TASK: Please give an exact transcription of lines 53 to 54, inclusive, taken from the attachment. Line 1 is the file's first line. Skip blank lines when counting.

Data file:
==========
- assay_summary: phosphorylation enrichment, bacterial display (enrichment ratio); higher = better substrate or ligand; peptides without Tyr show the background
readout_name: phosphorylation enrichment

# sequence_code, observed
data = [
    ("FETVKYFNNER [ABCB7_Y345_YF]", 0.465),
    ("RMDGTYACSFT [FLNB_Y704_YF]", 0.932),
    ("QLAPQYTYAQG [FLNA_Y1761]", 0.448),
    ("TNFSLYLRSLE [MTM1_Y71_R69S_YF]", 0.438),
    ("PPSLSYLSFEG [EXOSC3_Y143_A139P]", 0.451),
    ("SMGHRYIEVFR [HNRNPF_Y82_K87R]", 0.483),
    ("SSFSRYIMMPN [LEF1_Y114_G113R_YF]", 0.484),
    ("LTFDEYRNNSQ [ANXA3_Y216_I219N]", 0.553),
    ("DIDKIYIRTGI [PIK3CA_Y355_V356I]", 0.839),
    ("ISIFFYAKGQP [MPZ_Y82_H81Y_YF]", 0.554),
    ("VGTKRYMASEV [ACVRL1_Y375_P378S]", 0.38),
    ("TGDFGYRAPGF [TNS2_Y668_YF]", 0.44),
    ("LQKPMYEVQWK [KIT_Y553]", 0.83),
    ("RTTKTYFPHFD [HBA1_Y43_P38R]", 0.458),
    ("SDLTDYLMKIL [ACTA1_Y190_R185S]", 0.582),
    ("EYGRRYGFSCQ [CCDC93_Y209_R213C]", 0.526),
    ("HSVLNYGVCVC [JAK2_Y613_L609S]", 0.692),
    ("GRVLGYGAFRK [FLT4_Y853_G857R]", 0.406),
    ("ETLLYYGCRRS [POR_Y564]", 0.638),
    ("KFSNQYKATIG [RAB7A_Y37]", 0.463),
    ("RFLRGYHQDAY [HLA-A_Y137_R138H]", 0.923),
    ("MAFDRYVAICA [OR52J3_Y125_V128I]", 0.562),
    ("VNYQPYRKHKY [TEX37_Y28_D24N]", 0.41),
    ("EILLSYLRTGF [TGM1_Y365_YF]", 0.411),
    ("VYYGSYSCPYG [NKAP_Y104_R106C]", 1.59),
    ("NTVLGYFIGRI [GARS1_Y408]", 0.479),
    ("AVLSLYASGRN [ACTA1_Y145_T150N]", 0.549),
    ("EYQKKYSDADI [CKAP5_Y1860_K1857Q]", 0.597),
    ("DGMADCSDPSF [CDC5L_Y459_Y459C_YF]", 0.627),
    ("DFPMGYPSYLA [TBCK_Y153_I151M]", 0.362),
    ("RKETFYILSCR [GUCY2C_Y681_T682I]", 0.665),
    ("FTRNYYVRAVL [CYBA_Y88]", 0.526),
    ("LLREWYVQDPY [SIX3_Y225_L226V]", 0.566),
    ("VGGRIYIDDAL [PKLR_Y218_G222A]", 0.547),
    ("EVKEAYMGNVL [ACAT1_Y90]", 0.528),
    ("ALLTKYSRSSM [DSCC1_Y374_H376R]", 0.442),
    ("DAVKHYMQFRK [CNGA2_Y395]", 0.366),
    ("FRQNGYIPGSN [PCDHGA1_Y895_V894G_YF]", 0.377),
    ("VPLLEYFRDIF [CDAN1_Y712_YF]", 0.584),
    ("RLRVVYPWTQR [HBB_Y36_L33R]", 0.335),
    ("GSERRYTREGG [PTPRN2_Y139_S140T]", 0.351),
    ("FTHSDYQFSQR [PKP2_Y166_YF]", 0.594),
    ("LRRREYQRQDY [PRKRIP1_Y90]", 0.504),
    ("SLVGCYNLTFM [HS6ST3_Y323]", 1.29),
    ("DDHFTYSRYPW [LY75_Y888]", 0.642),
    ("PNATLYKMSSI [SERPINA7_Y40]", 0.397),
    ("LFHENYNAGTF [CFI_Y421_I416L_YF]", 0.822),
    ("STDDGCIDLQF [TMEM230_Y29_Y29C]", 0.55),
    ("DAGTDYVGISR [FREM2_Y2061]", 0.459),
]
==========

    ("DAGTDYVGISR [FREM2_Y2061]", 0.459),
]